For those interested, I was interviewed recently by a colleague, fellow philosopher, and friend, J. Douglas Macready, who blogs at The Relative Absolute. In the interview, we discuss informally, what I have called in the past, an “improvisational” approach to texts. You can access the interview here. The prelude to the interview reads:
Every philosopher eventually stumbles upon the question of method. How should philosophical texts be approached, read, interpreted, and assimilated into one’s philosophical project? How should philosophical inquiry proceed? What are the sources of a genuine philosophical method? Conversely, is method even necessary, or does it impede philosophical reflection?
Recently, I have been thinking through these questions with my colleague Cynthia R. Nielsen, who blogs at Per Caritatem. We have been exploring the methodological potential of jazz improvisation. The possible relationship between jazz improvisation and philosophical methodology arose during a discussion of Nielsen’s dissertation and her forthcoming book titled Foucault and Self-Writing: On the Art of Living as Improvisation (forthcoming, Wipf & Stock 2012.) Nielsen, who is both a philosopher and a jazz guitarist, has been writing at the intersection of music and philosophy for some time (see her “What Has Coltrane to Do With Mozart: The Dynamism and Built-in Flexibility of Music,” Expositions Vol 3 No 1 (August 2009): 57-71,) but recently jazz improvisation has begun to inform her approach to philosophical inquiry in a fresh and innovative way.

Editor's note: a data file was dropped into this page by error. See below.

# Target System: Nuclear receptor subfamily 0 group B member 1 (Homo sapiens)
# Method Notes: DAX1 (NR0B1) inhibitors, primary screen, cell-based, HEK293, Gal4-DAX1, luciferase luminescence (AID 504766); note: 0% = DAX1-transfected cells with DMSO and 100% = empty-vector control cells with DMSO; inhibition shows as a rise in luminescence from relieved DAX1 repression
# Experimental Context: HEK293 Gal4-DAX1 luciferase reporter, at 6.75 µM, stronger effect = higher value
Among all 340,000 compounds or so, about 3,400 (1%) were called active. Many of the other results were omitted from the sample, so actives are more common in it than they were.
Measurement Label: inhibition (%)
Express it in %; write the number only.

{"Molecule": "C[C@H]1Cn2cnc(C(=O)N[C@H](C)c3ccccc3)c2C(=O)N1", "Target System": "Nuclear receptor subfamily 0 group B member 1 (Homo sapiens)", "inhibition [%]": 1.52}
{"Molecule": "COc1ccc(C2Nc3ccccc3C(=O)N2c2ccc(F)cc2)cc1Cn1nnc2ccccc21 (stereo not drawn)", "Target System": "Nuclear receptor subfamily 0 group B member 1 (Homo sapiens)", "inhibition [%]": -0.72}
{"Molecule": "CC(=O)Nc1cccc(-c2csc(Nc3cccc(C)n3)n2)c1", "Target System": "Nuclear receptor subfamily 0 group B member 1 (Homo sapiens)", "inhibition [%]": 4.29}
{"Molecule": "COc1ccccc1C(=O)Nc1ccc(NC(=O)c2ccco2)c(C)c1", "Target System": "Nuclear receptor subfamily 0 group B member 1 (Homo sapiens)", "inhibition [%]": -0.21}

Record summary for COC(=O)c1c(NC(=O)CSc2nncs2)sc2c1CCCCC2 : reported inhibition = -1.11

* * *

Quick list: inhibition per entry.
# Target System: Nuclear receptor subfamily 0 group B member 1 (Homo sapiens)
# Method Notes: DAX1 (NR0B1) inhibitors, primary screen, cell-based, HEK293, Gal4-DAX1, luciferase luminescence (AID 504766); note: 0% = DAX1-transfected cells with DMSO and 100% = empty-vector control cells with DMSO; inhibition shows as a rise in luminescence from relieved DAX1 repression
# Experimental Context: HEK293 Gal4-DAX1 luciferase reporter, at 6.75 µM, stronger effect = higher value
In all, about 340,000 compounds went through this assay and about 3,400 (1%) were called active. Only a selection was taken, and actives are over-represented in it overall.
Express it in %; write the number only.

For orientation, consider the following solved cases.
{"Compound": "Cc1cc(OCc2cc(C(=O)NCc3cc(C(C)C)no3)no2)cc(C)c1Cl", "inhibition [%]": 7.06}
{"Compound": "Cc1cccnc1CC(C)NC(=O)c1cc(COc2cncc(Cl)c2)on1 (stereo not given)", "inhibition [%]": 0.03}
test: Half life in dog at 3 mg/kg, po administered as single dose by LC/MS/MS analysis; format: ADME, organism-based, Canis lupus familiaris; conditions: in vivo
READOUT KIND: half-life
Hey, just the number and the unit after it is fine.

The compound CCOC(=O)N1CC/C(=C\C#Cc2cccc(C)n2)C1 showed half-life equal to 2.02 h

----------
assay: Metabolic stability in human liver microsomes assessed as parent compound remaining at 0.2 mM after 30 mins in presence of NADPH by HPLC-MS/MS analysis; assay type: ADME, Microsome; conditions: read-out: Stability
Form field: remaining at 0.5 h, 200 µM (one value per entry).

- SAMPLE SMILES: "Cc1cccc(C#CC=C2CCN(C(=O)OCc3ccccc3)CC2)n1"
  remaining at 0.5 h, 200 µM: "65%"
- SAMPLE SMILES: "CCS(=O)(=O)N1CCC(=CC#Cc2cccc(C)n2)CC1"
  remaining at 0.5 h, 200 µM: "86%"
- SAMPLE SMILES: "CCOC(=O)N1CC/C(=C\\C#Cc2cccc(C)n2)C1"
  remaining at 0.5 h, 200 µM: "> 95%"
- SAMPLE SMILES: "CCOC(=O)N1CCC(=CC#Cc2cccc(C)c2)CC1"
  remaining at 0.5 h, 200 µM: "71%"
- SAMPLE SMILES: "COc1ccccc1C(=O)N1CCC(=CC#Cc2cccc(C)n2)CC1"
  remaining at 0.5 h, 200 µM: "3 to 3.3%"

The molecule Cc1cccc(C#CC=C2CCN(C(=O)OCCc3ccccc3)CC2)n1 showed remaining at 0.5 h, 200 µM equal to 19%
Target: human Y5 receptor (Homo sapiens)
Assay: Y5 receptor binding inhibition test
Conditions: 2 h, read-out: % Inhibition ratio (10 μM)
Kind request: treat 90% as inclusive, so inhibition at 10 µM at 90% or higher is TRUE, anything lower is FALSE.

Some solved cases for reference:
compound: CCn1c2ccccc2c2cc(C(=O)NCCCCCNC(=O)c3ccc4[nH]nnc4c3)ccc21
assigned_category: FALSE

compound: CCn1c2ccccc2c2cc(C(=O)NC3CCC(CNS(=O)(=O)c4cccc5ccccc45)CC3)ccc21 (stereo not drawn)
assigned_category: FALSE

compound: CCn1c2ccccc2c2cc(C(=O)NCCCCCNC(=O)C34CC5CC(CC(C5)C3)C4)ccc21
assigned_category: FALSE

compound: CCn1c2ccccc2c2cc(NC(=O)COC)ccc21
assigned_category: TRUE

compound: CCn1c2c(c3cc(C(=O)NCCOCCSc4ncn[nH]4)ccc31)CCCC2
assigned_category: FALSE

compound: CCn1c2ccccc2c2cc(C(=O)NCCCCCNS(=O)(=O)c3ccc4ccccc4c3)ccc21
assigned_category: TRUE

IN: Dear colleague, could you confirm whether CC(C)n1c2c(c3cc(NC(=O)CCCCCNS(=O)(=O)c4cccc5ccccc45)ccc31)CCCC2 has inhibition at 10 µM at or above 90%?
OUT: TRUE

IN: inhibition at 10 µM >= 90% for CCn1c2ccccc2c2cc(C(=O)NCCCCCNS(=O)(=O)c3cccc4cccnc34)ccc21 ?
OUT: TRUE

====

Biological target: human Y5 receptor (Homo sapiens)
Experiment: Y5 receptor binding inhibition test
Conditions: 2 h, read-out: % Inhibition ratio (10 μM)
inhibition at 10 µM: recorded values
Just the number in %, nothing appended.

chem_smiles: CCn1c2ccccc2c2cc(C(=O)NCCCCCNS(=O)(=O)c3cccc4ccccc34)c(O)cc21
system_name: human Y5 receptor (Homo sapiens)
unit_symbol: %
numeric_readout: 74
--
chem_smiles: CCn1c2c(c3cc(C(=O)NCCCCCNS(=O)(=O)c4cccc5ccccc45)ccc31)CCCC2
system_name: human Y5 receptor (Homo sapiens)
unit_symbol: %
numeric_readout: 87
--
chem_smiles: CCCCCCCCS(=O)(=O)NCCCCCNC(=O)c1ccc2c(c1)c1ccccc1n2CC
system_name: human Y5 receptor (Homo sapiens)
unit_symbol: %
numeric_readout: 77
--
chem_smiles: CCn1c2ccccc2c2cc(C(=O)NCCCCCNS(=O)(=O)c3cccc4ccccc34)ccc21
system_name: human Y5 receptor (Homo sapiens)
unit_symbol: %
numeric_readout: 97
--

In the following interview, Nielsen explains her “improvisational approach” to philosophy, and sketches out the practical application of this approach, it benefits, and its limitations.